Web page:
Study finds low secondary cancer risk with CAR-Ts

Study finds low secondary cancer risk with CAR-Ts

There’s no doubt that CAR-T therapies have transformed the treatment of many blood cancers, but a risk of secondary malignancies has cast a pall over the class. Now, a study has suggested those concerns may be overblown.

Last November, the FDA issued a warning about a risk of secondary cancers – particularly T-cell cancers – and earlier this year it requested a change to safety labelling to include a ‘black box’ warning on all six of the BCMA-directed and CD19-directed CAR-T therapies approved in the US.

The agency said that T-cell malignancies had occurred in patients treated with ‘several products’ in the CAR-T class. Meanwhile, in Europe, the EMA also started a safety review of the six EU-approved CAR-T therapies.

To explore the risk more closely, researchers at Stanford Medicine in the US sifted through the records and a large biobank of tissue and blood samples from around 700 patients who received CAR-T therapies in the Stanford Health Care network and found that the risk of a secondary cancer was around 6.5% in the three years after therapy.

They found only one fatal case, but concluded that it was likely due to the immunosuppression caused by CAR-T therapy, rather than the CAR-T cells themselves. They believe the compromised immune system allowed pre-existing, but undetected, cancer cells to grow in the patient. 

“We wanted to understand this one rare case, so we analysed all the patients treated with CAR-T cell therapy at Stanford with wide breadth and studied this single case in extraordinary depth,” said Prof Ash Alizadeh, professor of medicine at the Stanford Cancer Institute.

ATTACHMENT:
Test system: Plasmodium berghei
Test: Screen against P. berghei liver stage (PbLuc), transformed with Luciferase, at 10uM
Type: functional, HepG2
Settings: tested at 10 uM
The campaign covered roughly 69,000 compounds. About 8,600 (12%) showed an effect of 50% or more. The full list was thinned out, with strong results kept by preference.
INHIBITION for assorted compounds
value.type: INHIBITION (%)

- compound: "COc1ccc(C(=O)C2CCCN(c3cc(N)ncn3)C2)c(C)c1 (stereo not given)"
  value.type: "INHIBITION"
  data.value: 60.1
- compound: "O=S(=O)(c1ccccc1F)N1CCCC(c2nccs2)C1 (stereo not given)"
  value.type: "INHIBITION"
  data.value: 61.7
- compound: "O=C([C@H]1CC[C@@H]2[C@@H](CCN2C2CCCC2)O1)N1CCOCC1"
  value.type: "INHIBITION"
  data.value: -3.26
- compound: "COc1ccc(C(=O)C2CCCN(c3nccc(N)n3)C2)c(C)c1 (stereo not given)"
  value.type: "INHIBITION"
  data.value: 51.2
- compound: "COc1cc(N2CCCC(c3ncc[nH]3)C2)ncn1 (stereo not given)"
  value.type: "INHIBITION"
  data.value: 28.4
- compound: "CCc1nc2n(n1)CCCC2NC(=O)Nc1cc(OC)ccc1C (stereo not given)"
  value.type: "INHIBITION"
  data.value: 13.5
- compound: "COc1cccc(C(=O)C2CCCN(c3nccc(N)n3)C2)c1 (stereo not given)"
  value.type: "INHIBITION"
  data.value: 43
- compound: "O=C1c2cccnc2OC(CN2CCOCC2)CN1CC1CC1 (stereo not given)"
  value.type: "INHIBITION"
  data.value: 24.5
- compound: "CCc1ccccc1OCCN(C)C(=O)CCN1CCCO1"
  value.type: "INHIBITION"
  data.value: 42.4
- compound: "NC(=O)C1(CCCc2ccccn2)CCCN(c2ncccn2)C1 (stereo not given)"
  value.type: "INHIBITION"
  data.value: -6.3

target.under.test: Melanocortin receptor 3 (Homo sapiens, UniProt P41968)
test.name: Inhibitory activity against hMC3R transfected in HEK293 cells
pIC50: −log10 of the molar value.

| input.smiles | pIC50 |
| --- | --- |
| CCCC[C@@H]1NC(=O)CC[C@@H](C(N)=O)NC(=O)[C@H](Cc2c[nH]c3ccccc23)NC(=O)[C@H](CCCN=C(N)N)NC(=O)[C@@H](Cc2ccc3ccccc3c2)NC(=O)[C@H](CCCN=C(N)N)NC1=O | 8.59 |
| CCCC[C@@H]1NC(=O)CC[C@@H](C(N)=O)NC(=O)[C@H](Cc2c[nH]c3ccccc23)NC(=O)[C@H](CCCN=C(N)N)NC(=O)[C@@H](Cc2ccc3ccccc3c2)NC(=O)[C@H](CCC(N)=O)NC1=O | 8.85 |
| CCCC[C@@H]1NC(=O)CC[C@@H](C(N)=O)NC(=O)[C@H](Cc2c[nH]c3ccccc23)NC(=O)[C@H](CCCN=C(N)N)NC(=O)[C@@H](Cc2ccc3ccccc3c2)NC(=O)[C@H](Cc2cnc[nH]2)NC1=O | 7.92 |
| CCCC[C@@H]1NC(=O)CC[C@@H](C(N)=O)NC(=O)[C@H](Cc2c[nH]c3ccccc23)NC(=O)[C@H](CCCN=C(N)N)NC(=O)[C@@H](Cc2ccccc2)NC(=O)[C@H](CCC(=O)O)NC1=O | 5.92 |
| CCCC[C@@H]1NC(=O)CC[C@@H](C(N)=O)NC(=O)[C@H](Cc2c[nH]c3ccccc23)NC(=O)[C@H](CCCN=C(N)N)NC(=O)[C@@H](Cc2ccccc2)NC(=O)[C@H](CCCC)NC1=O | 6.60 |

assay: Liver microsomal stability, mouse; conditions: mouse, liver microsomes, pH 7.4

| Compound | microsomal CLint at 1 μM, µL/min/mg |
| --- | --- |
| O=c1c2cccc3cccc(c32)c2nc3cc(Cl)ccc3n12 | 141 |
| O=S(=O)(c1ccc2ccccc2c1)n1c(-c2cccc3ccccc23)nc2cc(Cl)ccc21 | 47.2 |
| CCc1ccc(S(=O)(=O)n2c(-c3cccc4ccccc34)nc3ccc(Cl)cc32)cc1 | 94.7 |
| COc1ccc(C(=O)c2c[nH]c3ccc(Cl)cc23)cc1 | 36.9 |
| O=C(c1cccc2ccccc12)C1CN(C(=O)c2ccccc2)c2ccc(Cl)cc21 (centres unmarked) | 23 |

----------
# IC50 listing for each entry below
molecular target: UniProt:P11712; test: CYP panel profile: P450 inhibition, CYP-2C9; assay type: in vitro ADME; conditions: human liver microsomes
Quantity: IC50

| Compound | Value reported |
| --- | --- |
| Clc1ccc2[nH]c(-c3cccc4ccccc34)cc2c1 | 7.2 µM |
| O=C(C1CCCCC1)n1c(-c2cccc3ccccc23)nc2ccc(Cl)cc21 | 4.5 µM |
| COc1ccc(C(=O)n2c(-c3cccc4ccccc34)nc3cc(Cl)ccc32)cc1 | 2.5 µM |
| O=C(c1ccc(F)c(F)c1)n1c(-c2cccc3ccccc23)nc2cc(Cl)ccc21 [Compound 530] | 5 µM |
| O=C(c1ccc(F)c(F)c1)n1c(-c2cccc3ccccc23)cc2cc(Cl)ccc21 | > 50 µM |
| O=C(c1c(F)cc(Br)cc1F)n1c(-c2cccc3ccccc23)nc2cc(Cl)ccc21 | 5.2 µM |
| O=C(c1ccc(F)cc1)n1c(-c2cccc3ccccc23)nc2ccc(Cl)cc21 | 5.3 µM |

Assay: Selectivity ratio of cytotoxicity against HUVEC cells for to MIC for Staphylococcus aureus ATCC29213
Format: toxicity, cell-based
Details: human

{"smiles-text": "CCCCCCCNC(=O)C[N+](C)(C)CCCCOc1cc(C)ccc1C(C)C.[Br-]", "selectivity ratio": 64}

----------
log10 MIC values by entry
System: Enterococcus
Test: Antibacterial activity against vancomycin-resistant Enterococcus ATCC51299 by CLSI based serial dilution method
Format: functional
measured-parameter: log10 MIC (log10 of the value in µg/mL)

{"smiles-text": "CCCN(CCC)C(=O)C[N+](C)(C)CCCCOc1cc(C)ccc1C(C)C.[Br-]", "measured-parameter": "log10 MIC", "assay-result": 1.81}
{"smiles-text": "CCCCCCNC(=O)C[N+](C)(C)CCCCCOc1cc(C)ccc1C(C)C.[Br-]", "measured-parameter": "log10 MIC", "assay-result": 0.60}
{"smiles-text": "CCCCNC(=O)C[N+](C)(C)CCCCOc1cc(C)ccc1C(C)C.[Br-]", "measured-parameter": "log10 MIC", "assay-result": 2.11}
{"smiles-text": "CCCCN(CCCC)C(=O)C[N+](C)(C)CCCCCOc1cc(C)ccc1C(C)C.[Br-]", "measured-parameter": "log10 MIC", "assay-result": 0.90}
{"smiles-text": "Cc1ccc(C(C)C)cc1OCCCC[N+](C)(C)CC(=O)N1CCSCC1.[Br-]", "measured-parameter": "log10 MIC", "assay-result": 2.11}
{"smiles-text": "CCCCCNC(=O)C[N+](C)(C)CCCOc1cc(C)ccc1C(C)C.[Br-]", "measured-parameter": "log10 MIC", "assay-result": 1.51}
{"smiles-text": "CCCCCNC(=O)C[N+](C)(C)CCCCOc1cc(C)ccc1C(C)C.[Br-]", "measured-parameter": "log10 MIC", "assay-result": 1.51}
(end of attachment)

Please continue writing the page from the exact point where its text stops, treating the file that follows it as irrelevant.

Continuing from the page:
“We compared protein levels, RNA sequences, and DNA from single cells across multiple tissues and time points to determine that the therapy didn’t introduce the lymphoma into this patient; instead it was already brewing in their body at very low levels.”

It has previously been hypothesised that the cancers could result from the mis-insertion of the gene for the chimeric antigen receptor (CAR) during the genetic engineering of the T-cell therapy.

“These results may help researchers focus on the immune suppression that can precede and often follows CAR-T cell therapy,” said David Miklos, chief of bone marrow transplantation and cellular therapy at Stanford Cancer Institute.

“Understanding how it contributes to cancer risk is particularly important as the CAR-T cell field pivots from treating high-risk, refractory blood cancers to lower risk, but clinically important, disorders including autoimmune diseases.”

The study has been published in the New England Journal of Medicine.